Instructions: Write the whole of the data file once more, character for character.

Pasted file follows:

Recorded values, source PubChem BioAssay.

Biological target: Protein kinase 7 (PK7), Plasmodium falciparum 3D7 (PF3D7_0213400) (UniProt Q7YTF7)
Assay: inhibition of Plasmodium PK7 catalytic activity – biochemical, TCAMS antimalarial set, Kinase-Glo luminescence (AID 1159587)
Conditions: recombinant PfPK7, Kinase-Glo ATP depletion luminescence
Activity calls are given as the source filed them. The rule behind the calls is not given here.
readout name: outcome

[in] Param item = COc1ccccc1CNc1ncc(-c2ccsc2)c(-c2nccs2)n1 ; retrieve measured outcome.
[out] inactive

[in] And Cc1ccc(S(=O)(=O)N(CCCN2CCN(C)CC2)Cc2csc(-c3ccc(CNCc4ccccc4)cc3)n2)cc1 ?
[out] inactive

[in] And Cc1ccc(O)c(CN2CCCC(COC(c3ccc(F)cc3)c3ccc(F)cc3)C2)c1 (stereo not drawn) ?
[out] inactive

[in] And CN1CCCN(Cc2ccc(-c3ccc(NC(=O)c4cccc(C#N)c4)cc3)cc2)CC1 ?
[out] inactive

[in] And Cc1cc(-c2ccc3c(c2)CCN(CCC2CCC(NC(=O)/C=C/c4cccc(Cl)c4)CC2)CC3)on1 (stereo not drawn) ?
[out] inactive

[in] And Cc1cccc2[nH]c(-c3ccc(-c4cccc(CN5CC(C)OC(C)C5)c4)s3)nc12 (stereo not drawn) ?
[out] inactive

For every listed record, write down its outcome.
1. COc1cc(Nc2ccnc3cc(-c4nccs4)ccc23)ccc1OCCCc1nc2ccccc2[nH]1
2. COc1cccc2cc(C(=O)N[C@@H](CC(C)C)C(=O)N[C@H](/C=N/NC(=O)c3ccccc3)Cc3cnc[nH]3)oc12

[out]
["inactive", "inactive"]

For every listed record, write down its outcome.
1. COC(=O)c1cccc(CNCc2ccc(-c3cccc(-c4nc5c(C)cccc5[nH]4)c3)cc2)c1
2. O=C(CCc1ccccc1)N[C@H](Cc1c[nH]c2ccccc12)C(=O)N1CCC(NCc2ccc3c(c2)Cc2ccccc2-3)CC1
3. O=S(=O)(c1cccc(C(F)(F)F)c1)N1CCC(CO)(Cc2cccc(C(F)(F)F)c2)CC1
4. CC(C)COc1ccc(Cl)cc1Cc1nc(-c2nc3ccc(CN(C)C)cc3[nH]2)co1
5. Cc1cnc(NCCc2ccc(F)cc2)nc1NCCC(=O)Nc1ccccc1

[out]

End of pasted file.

Recorded values, source PubChem BioAssay.

Biological target: Protein kinase 7 (PK7), Plasmodium falciparum 3D7 (PF3D7_0213400) (UniProt Q7YTF7)
Assay: inhibition of Plasmodium PK7 catalytic activity – biochemical, TCAMS antimalarial set, Kinase-Glo luminescence (AID 1159587)
Conditions: recombinant PfPK7, Kinase-Glo ATP depletion luminescence
Activity calls are given as the source filed them. The rule behind the calls is not given here.
readout name: outcome

[in] Param item = COc1ccccc1CNc1ncc(-c2ccsc2)c(-c2nccs2)n1 ; retrieve measured outcome.
[out] inactive

[in] And Cc1ccc(S(=O)(=O)N(CCCN2CCN(C)CC2)Cc2csc(-c3ccc(CNCc4ccccc4)cc3)n2)cc1 ?
[out] inactive

[in] And Cc1ccc(O)c(CN2CCCC(COC(c3ccc(F)cc3)c3ccc(F)cc3)C2)c1 (stereo not drawn) ?
[out] inactive

[in] And CN1CCCN(Cc2ccc(-c3ccc(NC(=O)c4cccc(C#N)c4)cc3)cc2)CC1 ?
[out] inactive

[in] And Cc1cc(-c2ccc3c(c2)CCN(CCC2CCC(NC(=O)/C=C/c4cccc(Cl)c4)CC2)CC3)on1 (stereo not drawn) ?
[out] inactive

[in] And Cc1cccc2[nH]c(-c3ccc(-c4cccc(CN5CC(C)OC(C)C5)c4)s3)nc12 (stereo not drawn) ?
[out] inactive

For every listed record, write down its outcome.
1. COc1cc(Nc2ccnc3cc(-c4nccs4)ccc23)ccc1OCCCc1nc2ccccc2[nH]1
2. COc1cccc2cc(C(=O)N[C@@H](CC(C)C)C(=O)N[C@H](/C=N/NC(=O)c3ccccc3)Cc3cnc[nH]3)oc12

[out]
["inactive", "inactive"]

For every listed record, write down its outcome.
1. COC(=O)c1cccc(CNCc2ccc(-c3cccc(-c4nc5c(C)cccc5[nH]4)c3)cc2)c1
2. O=C(CCc1ccccc1)N[C@H](Cc1c[nH]c2ccccc12)C(=O)N1CCC(NCc2ccc3c(c2)Cc2ccccc2-3)CC1
3. O=S(=O)(c1cccc(C(F)(F)F)c1)N1CCC(CO)(Cc2cccc(C(F)(F)F)c2)CC1
4. CC(C)COc1ccc(Cl)cc1Cc1nc(-c2nc3ccc(CN(C)C)cc3[nH]2)co1
5. Cc1cnc(NCCc2ccc(F)cc2)nc1NCCC(=O)Nc1ccccc1

[out]